Within ICF there is a growing body of members questioning the assumptions behind the process and model of credentialing; and the educational processes that align with these. The problem is partly that our understanding of what good coaching looks like has evolved considerably over the two decades since the competency framework was created. Similar discussions happen in the EMCC, but are much easier to resolve in the context of standards (which are broadly outcome based) compared with competencies (which are largely input based).

The way forward

The coaching profession in ten years’ time is likely to be radically different from today. Among predictable trends are:

  • A continuing shift of emphasis from externally resourced coaching to internal resources
  • Increasing use of AI to deliver basic level coaching (ICF ACC, EMCC Foundation levels) — raising the issue of where do beginners get their practice?
  • Greater involvement of Government in regulating coaching
  • Increasing demand from buyers of coaching for evidence-based practice. The EMCC desires to be a broad church, encouraging innovation and cultural diversity – and at the same time to prevent the intrusion of pseudo-science. (It’s even had applications from “astrological coaches” – rejected on the basis of bringing disrepute to the profession.) The ICF needs to balance educational quality against revenue objectives. It also has to guard against pseudo-science creeping in by the back door. For example, a programme, which ticks all the boxes in terms of teaching the prescribed competencies, might also encompass dubious content from the world of NLP. A constant challenge for both organisations is the lack of objective measures of what is and isn’t evidence-based practice.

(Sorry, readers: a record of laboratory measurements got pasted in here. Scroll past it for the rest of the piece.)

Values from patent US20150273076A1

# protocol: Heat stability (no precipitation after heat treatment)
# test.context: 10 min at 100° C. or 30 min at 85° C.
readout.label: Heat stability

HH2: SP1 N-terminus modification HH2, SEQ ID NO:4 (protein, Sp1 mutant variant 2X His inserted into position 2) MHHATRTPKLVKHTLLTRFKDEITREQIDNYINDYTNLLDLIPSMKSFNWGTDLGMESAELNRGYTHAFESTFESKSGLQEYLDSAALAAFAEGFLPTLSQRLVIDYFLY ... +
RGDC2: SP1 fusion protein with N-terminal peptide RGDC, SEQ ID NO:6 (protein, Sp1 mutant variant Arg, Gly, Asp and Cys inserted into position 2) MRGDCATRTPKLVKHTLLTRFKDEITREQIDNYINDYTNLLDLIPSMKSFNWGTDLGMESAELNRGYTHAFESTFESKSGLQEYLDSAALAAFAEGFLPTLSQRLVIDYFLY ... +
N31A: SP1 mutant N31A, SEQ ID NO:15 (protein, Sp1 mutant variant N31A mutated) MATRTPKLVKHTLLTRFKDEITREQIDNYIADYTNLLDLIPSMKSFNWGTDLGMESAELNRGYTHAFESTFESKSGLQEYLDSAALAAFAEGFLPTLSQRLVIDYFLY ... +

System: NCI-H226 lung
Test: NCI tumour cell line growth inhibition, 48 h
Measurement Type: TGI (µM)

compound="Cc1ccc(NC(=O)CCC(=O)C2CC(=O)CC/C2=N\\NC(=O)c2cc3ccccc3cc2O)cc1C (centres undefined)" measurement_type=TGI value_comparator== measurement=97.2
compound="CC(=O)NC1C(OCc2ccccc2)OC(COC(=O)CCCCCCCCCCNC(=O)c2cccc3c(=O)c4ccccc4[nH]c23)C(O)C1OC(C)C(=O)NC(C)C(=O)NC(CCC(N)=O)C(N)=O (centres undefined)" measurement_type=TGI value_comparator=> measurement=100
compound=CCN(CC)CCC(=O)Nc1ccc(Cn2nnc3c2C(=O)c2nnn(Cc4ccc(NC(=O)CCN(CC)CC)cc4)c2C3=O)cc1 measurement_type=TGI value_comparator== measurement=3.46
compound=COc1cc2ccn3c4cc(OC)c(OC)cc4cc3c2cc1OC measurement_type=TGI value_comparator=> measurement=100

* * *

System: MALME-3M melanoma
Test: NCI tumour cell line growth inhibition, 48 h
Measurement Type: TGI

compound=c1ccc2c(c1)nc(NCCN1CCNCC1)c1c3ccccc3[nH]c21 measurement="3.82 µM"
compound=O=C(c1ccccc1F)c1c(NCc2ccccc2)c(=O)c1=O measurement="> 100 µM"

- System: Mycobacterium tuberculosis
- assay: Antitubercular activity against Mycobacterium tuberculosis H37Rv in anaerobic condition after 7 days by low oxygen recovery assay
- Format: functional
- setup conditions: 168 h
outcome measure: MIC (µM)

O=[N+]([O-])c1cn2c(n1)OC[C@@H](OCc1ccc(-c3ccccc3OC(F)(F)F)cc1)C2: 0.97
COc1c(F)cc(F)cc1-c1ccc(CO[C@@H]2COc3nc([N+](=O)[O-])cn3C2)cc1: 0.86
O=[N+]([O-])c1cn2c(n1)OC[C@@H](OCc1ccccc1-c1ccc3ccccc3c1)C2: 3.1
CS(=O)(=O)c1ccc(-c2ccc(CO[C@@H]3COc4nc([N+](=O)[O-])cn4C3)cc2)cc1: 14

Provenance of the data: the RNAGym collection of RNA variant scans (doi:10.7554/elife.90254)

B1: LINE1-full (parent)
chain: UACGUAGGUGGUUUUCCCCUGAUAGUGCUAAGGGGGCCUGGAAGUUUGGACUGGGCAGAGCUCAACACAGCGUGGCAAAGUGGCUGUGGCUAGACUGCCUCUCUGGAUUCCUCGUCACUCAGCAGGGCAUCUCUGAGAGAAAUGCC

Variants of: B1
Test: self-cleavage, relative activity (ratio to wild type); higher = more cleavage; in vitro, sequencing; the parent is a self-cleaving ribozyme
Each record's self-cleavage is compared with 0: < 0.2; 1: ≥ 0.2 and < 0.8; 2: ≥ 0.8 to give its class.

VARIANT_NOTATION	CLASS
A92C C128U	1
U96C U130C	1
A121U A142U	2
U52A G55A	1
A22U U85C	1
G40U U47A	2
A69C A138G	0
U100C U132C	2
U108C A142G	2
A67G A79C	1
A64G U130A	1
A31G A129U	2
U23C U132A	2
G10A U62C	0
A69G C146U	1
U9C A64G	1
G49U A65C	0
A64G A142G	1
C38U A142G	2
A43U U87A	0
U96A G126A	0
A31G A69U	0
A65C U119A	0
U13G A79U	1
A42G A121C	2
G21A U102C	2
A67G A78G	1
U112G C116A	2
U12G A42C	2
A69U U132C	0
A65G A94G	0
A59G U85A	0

Against this background of uncertainty and change, cooperation between the credentialling bodies and associations is growing — big challenges need to be faced together. At the same time, there appears to be a substantial growth in the number of coaches, who opt to be members of more than one body, to fulfil different requirements for their professional support and development. The differences in approach and philosophy between the main players can therefore be seen as a strength of the sector, rather than a weaknesses.

In place of competition, therefore, the world of coaching requires a balance between increased collaboration and individuation (the maintenance and development of unique characteristics). If we can achieve that, the coaching profession overall will be all the healthier and fit for purpose.

[1] This is in line with the continuing research by the coach maturity research group.

© David Clutterbuck December 2023